Having a car with issues can be a pain in the neck. You worry about safety, repair costs, and how to get around. If your car isn’t functioning properly, you could be entitled to compensation. The California lemon law protects consumers from the burden and financial strain that comes with owning a faulty vehicle doesn’t conform to the warranty, including the aggravation of bringing it to the dealership for multiple repairs.
If you think you have a lemon, you’ll want to move quickly to avoid missing the time limit for filing a lemon law claim. By filing a claim on time, you may be able to get a replacement vehicle or monetary compensation for the vehicle.
In this post, we review the California lemon law to help you learn how much time you’ve got to file a claim. Let’s get started!
If you recently bought a new or used vehicle in California, it must run properly and have no recurring problems. There are many California lemon law cases where people purchased used cars with a defect that substantially impairs the value or safety and can’t be repaired.
If you can prove that the car satisfies the criteria of the lemon law, you could be eligible to get a refund or a different vehicle from the manufacturer.
The vehicle could be a lemon because of any of these issues:
For your vehicle to legally qualify as a lemon in California, the dealership must have made a reasonable number of repair attempts to fix the defect. Generally, four unsuccessful attempts are enough to prove that the vehicle is a lemon.
However, if the defect could cause a serious injury or fatality, the lemon law only requires two trips to a qualified repair shop. Another qualification would be if your vehicle had been in a repair shop for 30 or more days.
While there’s no specific time limit for repairing the car, you must still be under the vehicle manufacturers’ warranty period to file a claim.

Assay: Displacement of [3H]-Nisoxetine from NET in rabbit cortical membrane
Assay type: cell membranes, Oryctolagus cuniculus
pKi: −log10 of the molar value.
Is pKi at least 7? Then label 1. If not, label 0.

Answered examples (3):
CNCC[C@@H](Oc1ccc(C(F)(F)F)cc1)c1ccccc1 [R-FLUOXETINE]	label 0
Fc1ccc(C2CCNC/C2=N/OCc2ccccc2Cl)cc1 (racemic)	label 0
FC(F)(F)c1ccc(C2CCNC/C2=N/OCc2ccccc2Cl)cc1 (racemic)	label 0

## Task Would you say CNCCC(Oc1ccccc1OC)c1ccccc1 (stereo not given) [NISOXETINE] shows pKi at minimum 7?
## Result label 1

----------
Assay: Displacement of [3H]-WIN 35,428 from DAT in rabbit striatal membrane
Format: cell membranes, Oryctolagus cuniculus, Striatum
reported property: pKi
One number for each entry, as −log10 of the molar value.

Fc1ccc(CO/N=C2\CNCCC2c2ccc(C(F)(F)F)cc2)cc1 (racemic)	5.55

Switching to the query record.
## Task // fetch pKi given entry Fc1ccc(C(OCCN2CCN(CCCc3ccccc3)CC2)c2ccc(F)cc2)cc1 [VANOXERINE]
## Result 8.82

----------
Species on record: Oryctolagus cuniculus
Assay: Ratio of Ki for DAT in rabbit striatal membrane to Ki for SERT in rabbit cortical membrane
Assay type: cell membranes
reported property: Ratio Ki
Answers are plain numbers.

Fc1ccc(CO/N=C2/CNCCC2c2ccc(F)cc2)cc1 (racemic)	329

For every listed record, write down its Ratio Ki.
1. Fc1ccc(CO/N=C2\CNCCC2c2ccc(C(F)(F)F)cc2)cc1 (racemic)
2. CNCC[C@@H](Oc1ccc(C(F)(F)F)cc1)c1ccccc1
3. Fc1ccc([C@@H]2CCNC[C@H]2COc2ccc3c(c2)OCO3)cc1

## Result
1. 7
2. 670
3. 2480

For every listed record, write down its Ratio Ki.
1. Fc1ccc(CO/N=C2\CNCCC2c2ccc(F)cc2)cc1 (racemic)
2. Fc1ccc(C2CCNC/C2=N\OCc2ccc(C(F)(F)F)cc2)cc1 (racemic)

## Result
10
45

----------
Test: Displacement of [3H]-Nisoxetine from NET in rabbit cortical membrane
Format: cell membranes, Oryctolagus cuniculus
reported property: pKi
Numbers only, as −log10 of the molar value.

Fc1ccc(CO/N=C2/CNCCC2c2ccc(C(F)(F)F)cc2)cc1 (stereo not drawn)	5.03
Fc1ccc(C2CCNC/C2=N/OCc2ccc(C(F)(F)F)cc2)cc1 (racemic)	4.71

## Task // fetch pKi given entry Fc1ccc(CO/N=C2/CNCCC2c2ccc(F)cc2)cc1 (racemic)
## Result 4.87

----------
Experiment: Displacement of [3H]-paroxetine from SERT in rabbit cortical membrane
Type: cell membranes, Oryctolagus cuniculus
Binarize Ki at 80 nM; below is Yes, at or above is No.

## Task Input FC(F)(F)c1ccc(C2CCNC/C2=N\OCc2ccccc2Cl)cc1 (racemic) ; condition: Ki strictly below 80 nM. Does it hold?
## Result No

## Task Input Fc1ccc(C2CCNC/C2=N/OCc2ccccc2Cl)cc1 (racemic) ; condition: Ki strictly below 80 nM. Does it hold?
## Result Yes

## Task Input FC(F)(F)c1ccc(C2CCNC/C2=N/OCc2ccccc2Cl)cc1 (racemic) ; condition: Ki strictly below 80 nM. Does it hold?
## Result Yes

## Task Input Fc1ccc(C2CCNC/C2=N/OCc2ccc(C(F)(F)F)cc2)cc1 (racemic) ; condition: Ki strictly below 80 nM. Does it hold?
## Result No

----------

Have questions about the lemon law? Contact Cali Lemon Lawyers for a free consultation!: (310) 627-2665
California Lemon Law applies if your vehicle is within the warranty period of the vehicle. It does not stipulate that the repairs should happen within the first 18 months or 18,000 miles of usage.
Once the issue is discovered, you’ve only got a specific amount of time to file a lemon law claim. These time limits do not vary. In California, the statute of limitations for filing a lemon law claim is four years. Therefore, any lawsuit claiming that the car is a lemon has to be filed within that time frame.
However, to calculate when your four-year statute of limitations applicable to the California lemon law expires, you must understand when it starts. Generally, vehicle manufacturers want to claim that it starts from the date of purchase or when the down payment was made. However, the California court ruled that it starts from the latest repair on the vehicle conducted under warranty.
Though there’s a strict four-year timeline, there could be many considerations involved while determining when the statute starts and ends. Therefore, it’s best not to wait until the last moment to file or get legal advice.
Many consumers incorrectly believe that this statute of limitations begins when you buy the vehicle, but this is not true! The California lemon law time limit begins when the defect is first found. Ultimately, the clock begins ticking once you notice the nonconformity wasn’t repairable.